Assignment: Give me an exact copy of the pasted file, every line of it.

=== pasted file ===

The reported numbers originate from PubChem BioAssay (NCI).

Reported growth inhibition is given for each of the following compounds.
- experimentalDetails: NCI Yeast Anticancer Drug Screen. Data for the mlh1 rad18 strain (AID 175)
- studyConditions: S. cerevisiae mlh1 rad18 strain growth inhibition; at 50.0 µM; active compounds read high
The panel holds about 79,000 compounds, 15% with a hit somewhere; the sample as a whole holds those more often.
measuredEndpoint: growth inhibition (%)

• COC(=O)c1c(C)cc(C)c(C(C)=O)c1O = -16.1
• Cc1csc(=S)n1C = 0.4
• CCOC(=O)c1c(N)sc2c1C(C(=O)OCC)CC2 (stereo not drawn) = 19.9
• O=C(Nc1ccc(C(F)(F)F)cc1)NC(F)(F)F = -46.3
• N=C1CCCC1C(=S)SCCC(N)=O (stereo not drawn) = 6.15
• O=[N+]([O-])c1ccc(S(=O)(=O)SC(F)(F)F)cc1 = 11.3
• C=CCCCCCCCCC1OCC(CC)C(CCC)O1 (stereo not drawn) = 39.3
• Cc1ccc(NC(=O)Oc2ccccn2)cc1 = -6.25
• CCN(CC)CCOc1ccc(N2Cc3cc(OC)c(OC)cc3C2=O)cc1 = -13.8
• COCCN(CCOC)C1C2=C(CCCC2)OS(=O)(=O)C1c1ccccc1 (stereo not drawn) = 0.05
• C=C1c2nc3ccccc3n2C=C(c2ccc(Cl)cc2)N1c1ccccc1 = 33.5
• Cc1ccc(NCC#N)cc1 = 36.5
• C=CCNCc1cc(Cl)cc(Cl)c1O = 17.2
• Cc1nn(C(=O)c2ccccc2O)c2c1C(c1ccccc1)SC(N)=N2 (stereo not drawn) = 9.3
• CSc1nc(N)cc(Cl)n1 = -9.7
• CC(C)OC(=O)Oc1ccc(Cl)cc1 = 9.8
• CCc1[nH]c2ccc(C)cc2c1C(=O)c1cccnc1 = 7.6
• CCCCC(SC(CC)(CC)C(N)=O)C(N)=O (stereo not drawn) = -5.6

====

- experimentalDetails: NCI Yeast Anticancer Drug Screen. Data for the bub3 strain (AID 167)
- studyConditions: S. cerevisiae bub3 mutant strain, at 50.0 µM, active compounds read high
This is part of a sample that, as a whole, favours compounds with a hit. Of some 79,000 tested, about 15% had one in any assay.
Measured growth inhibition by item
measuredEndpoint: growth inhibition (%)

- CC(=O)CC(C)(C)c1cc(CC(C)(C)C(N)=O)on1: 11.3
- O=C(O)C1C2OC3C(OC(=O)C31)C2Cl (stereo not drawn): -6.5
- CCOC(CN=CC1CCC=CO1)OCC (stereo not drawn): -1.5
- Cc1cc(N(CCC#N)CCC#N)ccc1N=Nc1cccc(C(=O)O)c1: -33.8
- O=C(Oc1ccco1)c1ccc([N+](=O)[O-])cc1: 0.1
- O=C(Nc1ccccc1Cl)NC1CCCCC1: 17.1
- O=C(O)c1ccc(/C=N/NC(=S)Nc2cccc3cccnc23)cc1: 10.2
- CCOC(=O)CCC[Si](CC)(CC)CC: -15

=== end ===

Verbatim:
The reported numbers originate from PubChem BioAssay (NCI).

Reported growth inhibition is given for each of the following compounds.
- experimentalDetails: NCI Yeast Anticancer Drug Screen. Data for the mlh1 rad18 strain (AID 175)
- studyConditions: S. cerevisiae mlh1 rad18 strain growth inhibition; at 50.0 µM; active compounds read high
The panel holds about 79,000 compounds, 15% with a hit somewhere; the sample as a whole holds those more often.
measuredEndpoint: growth inhibition (%)

• COC(=O)c1c(C)cc(C)c(C(C)=O)c1O = -16.1
• Cc1csc(=S)n1C = 0.4
• CCOC(=O)c1c(N)sc2c1C(C(=O)OCC)CC2 (stereo not drawn) = 19.9
• O=C(Nc1ccc(C(F)(F)F)cc1)NC(F)(F)F = -46.3
• N=C1CCCC1C(=S)SCCC(N)=O (stereo not drawn) = 6.15
• O=[N+]([O-])c1ccc(S(=O)(=O)SC(F)(F)F)cc1 = 11.3
• C=CCCCCCCCCC1OCC(CC)C(CCC)O1 (stereo not drawn) = 39.3
• Cc1ccc(NC(=O)Oc2ccccn2)cc1 = -6.25
• CCN(CC)CCOc1ccc(N2Cc3cc(OC)c(OC)cc3C2=O)cc1 = -13.8
• COCCN(CCOC)C1C2=C(CCCC2)OS(=O)(=O)C1c1ccccc1 (stereo not drawn) = 0.05
• C=C1c2nc3ccccc3n2C=C(c2ccc(Cl)cc2)N1c1ccccc1 = 33.5
• Cc1ccc(NCC#N)cc1 = 36.5
• C=CCNCc1cc(Cl)cc(Cl)c1O = 17.2
• Cc1nn(C(=O)c2ccccc2O)c2c1C(c1ccccc1)SC(N)=N2 (stereo not drawn) = 9.3
• CSc1nc(N)cc(Cl)n1 = -9.7
• CC(C)OC(=O)Oc1ccc(Cl)cc1 = 9.8
• CCc1[nH]c2ccc(C)cc2c1C(=O)c1cccnc1 = 7.6
• CCCCC(SC(CC)(CC)C(N)=O)C(N)=O (stereo not drawn) = -5.6

====

- experimentalDetails: NCI Yeast Anticancer Drug Screen. Data for the bub3 strain (AID 167)
- studyConditions: S. cerevisiae bub3 mutant strain, at 50.0 µM, active compounds read high
This is part of a sample that, as a whole, favours compounds with a hit. Of some 79,000 tested, about 15% had one in any assay.
Measured growth inhibition by item
measuredEndpoint: growth inhibition (%)

- CC(=O)CC(C)(C)c1cc(CC(C)(C)C(N)=O)on1: 11.3
- O=C(O)C1C2OC3C(OC(=O)C31)C2Cl (stereo not drawn): -6.5
- CCOC(CN=CC1CCC=CO1)OCC (stereo not drawn): -1.5
- Cc1cc(N(CCC#N)CCC#N)ccc1N=Nc1cccc(C(=O)O)c1: -33.8
- O=C(Oc1ccco1)c1ccc([N+](=O)[O-])cc1: 0.1
- O=C(Nc1ccccc1Cl)NC1CCCCC1: 17.1
- O=C(O)c1ccc(/C=N/NC(=S)Nc2cccc3cccnc23)cc1: 10.2
- CCOC(=O)CCC[Si](CC)(CC)CC: -15